Solving The Malmo Collaborative AI Challenge
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Malmo Challenge Overview


We approached the challenge mainly from the classic reinforcement learning with function approximation setting as we were more interested in building models capable of learning complex policies and determining the behaviour of other agents rather than developing hard-coded heuristics informed by human experience.

In order to acquire an understanding of the task at hand and the dynamics of the Malmo-Challenge world we experimented with various deep reinforcement learning methods, starting with well known value-based algorithms and arriving at a variation of the Advantage Asynchronous Actor-Critic with recurrent units and augmented with two auxiliary cost functions used to help our learning algorithm internalize the episodic behaviour of the Challenger Agent.

To speed up the experimentation cycle we built a secondary environment approximating the dynamics of the Malmo-Challenge task in the top-view mode. We further successfully used this medium for transfer learning experiments as detailed below. We performed all the experiments on the top-view symbolic view as we deemed it a good computational trade-off while still representing a sufficient statistics for our reinforcement learning algorithms.


Early experimentation involved training feed-forward parametrized estimators with DQN, Double DQN (in order to compensate for over-estimation effects early in the training) and policy-gradient based methods. We concluded policy-gradient based methods with recurrent units could provide us with a good baseline to build upon. For this purpose we implemented a state of the art Advantage Actor-Critic inspired by Mnih2016 with a four layer convolutional neural network for feature extraction fed into two successive GRU layers. Next are two fully connected layers and the final softmax, value, and auxiliary reward heads. The state representation we used during training was a 18x9x9 tensor, with three layers for sand, grass and lapis blocks and five layers for each of the two agents and the pig, encoding their position and orientation. We provide code for all the models discussed in this overview.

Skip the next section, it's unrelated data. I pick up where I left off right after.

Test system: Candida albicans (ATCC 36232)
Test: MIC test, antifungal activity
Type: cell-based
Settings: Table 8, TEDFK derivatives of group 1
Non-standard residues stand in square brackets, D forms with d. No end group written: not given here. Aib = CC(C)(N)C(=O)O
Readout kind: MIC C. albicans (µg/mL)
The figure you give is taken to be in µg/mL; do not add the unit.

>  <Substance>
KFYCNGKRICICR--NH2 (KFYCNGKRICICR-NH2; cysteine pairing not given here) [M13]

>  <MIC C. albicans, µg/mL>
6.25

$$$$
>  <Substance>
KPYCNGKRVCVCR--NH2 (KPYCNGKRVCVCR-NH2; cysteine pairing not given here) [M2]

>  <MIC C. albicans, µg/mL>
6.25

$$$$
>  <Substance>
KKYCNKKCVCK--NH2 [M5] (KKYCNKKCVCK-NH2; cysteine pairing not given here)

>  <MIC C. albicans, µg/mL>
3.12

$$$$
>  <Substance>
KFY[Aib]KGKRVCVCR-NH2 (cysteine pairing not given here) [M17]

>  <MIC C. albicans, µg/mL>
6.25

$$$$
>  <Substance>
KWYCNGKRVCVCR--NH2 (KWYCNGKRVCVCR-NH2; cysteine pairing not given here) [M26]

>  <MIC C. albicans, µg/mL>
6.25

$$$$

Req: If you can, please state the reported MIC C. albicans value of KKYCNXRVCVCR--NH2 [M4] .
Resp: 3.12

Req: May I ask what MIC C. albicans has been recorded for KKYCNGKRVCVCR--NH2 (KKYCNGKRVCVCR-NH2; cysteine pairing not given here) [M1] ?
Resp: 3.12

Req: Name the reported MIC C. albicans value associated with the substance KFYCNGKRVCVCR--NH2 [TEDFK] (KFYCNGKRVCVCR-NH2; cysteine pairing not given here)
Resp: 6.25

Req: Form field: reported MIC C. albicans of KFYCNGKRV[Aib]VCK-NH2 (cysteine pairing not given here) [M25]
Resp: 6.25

Auxiliary tasks

While the recurrent A3C model was able to learn a good policy with good sample-efficiency we tried to provide our model with additional cost functions designed to help learning relevant features for the present task as first developed in Jaderberg2016.

Specifically we trained the agent on predicting the instantaneous reward at the next step in order for our model to learn faster about states and situations leading to high reward.

The second auxiliary task we trained with was next map prediction. We first considered fully generating the next map, complete with the future position of the Challenger Agent and the Pig, hoping that this would help our agent determine the unknown policy of the Challenger Agent based on its moves. We first considered feeding the hidden states of the recurrent layers into a deconvolution for generating the next state of the map, however we observed a severe slow-down during learning when training this way. Therefore we set up to predict a random coordinate on the (18, 9, 9) state representation we used for our agents. At the start of each episode we picked a random coordinate to be predicted at each time-step. We hypothesize this additional cost function helps our agent to learn faster the dynamics of the environment and the given policy of the Challenger Agent during each episode.


We employed a two-stage training process as follows:

  1. Pre-training on the secondary environment. As mentioned above we developed a secondary environment that approximates the dynamics of the Malmo-Challenge world in the top-down view. We used this environment to generate large batches of 1024 variable length episodes, doing an optimization step on each batch using RMSProp. We used batch normalization between the convolutional layers as we noticed it improves the sample-complexity of our model and allows for higher learning rates. This initial pre-training phase allowed us easy quick experimentation with various models and, more importantly, a good prior when training our model on the Malmo-Challenge. A main difference from A3C is that we didn't use an asynchronous set-up but we leveraged the ability of our environment to serve large batches of episodes.

  2. Training on the Malmo-Challenge environment. We used the full pre-trained model and a custom StateBuilder to further train our agent on the Malmo-Challenge environment. For this phase we started multiple environments and employed a training scheme inspired by GA3C Babaeizadeh2017, collecting prediction requests from all the workers and doing batched prediction on a single model. A separate training process is doing optimization steps on batches of 128 episodes. We noticed best results in this phase using Adam optimisation with a smaller-learning rate.

Other experiments

We also considered a hierarchical model learning at different time resolutions inspired by FeUdal Networks Vezhnevets2017, reasoning the Malmo-Challenge set-up is a good example of learning different skills or options (exiting the pigsty and collaborating to catch the Pig) while also taking higher-level decisions about which of the learned options to follow depending on the policy of the Challenge Agent. Although it is a research direction we plan to pursue further, the preliminary results on the Malmo-Challenge suggest less involved methods based on policy-gradient methods are perfectly capable of solving the task.


You can evaluate our trained model with: python


Link to video


Training curves for Actor-Critic with auxiliary tasks

Adam Loss Game Avg Reward Game Avg Reward RMSprop Loss Reward per step Reward per step